It is a rising trend (if we may properly label it as such): more and more people want to know where their food comes from and how it is made. The need for organic and original food products is on the rise as more and more individuals begin to take their health seriously. A Canadian-based master sausage maker, Drews Driessen, understands and practices authenticity through his craft. We had the opportunity to talk to him about the history of his company, the perfect season to eat specific meats, and of course, sausage.

Tell us about the history of D-Original Sausage Co.

Being a sausage maker and self proclaimed steward of better sausages, I gave up on trying to educate sausage companies on questions of honesty, integrity, and responsibility. “Back to the roots,” have my own company, and “live what I preach” were the cornerstones that I wanted to have as the foundation. Being a sausage maker of 40+ years helped in the realization, two fires including the epic Main Street fire next door didn’t. My long time friend and partner Helmut, who sadly and suddenly passed away, deserves all the credit in finding the motivation and strength to continue. The history of D-original Sausage Company, although short, is full of drama. That may be what makes us uncompromising and drives us to be better.

The company is drenched in history—five generations to be exact. What are the most important principles you were taught?

Five generations making sausages requires more than just principles. Spanning two wars, making sausages is part of our identity; it is a proud heritage. Principles that we follow today are the “good advice” handed down from our fathers. I remember when my Grandpa visited my father in his shop and “Opa” said: “Listen up, this salami aging room needs a little fresh air. Salami won’t be comfortable in a room in which man can’t.” The lesson here simply is to treat your product with the respect it deserves and that is one of our principles.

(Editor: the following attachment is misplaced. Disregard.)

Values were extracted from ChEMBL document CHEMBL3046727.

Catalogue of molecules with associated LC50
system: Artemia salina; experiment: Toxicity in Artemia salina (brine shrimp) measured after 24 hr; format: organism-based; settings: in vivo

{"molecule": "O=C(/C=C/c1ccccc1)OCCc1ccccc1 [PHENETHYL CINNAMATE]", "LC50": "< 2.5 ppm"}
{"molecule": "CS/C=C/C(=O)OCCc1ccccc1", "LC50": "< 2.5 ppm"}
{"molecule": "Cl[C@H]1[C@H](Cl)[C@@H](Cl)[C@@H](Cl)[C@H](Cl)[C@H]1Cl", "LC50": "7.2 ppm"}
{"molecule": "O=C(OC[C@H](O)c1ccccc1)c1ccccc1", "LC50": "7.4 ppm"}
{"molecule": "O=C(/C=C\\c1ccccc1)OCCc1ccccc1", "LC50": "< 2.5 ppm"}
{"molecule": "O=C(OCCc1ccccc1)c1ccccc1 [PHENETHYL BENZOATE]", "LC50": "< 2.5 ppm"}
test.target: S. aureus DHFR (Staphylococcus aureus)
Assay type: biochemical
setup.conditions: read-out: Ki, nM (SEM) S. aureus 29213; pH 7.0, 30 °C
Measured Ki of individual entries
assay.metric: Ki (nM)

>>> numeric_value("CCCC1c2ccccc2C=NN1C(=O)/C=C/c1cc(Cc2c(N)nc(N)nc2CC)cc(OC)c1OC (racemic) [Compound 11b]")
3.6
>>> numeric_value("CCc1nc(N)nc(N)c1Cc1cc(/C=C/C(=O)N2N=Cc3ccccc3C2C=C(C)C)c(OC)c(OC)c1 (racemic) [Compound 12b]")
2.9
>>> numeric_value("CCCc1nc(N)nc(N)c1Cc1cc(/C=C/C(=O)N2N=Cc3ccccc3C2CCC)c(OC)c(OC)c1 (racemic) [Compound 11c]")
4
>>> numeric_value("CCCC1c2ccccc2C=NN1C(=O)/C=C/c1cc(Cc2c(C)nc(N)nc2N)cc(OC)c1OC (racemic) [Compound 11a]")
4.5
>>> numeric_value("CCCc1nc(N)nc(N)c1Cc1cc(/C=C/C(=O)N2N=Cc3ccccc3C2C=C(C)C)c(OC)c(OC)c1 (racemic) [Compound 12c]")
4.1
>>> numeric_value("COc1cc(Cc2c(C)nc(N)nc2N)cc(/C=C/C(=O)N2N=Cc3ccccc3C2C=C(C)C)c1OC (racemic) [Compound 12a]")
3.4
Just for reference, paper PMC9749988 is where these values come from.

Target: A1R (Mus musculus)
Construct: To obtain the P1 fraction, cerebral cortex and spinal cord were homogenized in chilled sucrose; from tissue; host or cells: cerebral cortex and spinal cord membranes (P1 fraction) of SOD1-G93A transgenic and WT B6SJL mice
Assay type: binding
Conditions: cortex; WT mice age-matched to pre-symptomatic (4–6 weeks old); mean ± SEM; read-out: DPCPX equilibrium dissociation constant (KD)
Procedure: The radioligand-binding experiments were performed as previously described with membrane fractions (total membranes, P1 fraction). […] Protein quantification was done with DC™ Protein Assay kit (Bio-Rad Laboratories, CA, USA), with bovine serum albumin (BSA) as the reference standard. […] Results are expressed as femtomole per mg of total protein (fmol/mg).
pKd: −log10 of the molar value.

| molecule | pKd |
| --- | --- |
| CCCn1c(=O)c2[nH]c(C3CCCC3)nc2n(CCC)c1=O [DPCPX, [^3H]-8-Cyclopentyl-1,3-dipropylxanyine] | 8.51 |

D-Original Sausage Co, food,

What is D-Original’s philosophy on quality meats?

When I ask the question, “What is the most important flavor in making sausages,” people think of pepper, mace, or others. We think of the one ingredient that amounts to more than any other, MEAT. Good meat, good sausages.

The company offers sausage from Italy, Latin America, Spain, Germany, Eastern Europe, and France. What is the decision process like and why meat from these places?

North America knows Hot Dogs, wieners, smokies, and maybe one or two more. They were made to believe that a chicken and a turkey wiener are variety and choice. Germany alone has 1,500 different sausage varieties not counting regional differences. Now imagine throwing Italy, Spain, France, et cetera into the mix.

Are any of the sausages seasonal only?

Yes, of course. Some sausages are traditionally consumed during winter, summer, or through a specific growing season.

Can you give an example of a sausage that would be consumed in winter and one in summer?

Traditionally, hogs would be butchered at the beginning of winter. One reason was, as you can imagine, the colder weather. The other, on a lot of the smaller farms, leaner times were ahead and they did not need an extra hungry mouth to feed. Preserving meats is a difficult task and taking care of the more sensitive cuts was of course an immediate necessity. Liver sausages and head cheeses would be the first to go. Salamis and dry cured hams needed time to develop and age. These would be consumed months and months later. In some cases years, giving time to the prosciutto to properly mature and elevating it from just “food” to becoming a delicacy. A typical winter dish would be pan fried liver and blood sausages, rich and nutritious (not to forget the apple sauce) whereas the summer would be salami and other preserved cuts (with a glass of vine, oh the joy).

How important is authenticity to the company?

As close as possible. The raw materials available and used by sausage makers around the world however are mostly born and grown right there. We do not claim to be as or even more authentic than those. We do however stick closely to the traditional production parameters, flavor profiles, and appearances. As a result, we have French or Italian customers that smuggle our sausages home when on a visit to their home country upon request from friends and family. Although probably not legal, it does make us smile. (Sorry.)

What are a few of D-Originals Sausage Co.’s goals?

Tell the story of sausage making history and keep it alive, one sausage at a time.